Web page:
Nairo Quintana said Monday he is banking on his strength in the mountains to claw back the time he lost to Tour de France leader Chris Froome over the first week.
The Colombian climber arrived at Monday’s rest day almost two minutes behind Briton Froome at ninth in the overall standings.
But the 25-year-old is widely regarded as the best climber in the world and once the mountains begin on Tuesday, he expects to start eating into Froome’s advantage.
“Froome is physically very strong, but I’m also in good form and we’re going to try to do all we can to make up the difference,” said the Movistar team leader.
“Up until now he’s gained small victories but on short climbs that require a lot of strength, which have nothing to do with climbs that are coming.”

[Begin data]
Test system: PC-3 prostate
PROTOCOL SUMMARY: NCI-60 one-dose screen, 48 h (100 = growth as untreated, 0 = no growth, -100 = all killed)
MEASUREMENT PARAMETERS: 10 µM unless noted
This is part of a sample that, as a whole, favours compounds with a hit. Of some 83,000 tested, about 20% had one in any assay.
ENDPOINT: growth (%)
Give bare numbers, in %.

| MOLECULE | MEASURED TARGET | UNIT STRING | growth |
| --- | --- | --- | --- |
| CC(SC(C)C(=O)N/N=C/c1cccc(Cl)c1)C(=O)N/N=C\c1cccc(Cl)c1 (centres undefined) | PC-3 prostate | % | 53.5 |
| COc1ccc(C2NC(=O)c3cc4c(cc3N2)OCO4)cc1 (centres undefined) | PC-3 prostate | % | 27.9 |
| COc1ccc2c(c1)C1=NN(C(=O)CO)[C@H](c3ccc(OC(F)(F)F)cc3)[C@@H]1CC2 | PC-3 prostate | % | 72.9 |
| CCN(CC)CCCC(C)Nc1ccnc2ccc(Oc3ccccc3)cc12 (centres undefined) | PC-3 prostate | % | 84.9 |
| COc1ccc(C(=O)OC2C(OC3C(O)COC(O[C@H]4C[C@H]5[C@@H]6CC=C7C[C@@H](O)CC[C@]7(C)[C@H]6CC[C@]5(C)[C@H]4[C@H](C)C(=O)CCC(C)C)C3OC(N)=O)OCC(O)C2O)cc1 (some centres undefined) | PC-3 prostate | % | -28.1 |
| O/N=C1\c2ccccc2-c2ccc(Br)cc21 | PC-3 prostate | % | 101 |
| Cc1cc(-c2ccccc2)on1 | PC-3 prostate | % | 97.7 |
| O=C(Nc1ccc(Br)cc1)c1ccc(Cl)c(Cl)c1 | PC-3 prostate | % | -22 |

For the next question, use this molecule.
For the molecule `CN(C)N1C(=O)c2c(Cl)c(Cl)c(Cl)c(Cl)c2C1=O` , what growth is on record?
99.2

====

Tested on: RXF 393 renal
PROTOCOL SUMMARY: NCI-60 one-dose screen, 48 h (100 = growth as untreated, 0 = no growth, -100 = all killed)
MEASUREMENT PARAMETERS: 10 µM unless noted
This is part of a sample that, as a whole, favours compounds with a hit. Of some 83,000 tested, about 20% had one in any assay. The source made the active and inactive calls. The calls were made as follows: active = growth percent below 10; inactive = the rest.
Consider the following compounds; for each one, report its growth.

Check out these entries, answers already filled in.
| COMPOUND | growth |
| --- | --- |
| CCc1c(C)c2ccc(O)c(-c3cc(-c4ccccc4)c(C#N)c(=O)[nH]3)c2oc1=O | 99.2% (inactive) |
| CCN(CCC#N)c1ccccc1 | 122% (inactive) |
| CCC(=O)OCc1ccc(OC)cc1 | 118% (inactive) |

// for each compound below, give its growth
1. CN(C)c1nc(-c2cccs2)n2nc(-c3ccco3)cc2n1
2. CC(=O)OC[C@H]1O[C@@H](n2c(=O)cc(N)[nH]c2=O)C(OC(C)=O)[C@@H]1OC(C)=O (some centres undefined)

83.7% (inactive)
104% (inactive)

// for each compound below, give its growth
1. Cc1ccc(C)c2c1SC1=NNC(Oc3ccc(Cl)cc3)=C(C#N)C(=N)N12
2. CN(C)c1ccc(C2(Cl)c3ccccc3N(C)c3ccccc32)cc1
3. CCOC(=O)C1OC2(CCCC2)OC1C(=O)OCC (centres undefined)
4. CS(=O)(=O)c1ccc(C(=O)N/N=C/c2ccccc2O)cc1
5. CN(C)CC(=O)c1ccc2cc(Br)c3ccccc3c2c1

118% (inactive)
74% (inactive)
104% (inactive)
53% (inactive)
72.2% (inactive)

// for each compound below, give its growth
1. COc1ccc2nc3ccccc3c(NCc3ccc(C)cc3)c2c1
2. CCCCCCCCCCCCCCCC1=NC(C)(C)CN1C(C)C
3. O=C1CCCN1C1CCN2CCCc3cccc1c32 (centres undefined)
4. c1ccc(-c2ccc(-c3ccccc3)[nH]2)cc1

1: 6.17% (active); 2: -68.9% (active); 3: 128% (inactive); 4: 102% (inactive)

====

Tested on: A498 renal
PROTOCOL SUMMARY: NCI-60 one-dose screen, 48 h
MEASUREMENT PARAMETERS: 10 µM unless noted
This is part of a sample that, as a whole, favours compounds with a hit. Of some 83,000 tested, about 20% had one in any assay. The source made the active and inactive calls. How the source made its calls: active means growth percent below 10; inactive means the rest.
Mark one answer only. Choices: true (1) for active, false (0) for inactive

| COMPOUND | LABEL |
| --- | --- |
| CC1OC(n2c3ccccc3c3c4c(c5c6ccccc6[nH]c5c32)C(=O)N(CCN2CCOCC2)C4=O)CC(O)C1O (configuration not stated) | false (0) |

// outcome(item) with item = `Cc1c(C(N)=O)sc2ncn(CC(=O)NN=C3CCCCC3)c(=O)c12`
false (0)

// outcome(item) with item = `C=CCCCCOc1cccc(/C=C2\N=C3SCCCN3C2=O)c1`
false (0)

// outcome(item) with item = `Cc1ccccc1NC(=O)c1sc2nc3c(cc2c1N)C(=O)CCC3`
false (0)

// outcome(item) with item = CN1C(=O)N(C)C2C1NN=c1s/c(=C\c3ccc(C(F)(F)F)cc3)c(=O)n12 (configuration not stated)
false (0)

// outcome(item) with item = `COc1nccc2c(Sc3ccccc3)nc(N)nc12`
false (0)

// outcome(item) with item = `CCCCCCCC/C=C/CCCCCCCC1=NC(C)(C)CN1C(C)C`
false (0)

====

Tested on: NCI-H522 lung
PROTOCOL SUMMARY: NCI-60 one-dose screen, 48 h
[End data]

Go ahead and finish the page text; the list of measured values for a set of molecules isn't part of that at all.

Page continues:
The first of those will be Tuesday’s hors category finish at La Pierre-Saint Martin — a 15.3km climb at an average gradient of 7.4 percent, which is much more to Quintana’s liking.
“It’s a fairly consistent climb, very tough, in which the temperature will play an important role, and it’s expected to be very hot,” said Quintana.
And he added, smiling: “I always enjoy the big climbs.”
Quintana lost a handful of seconds to Froome on the opening stage individual timetrial, the third stage finish on the Mur de Huy and Sunday’s team timetrial.
But he gave up a minute and a half on the second stage in which crosswinds caused havoc as he was caught up behind a crash.
Yet he managed to avoid losing any more time on the potentially perilous cobbled fourth stage.
He says he is happy with his current position because he expected it to be even worse ahead of the mountains.
“I would have signed up for this gap (before the Tour started) because the first week wasn’t easy,” he said.
“Although it’s true that the cobbles weren’t as difficult as I thought.
“I got over them well with the help of the team who kept me calm.” – Agence France-Presse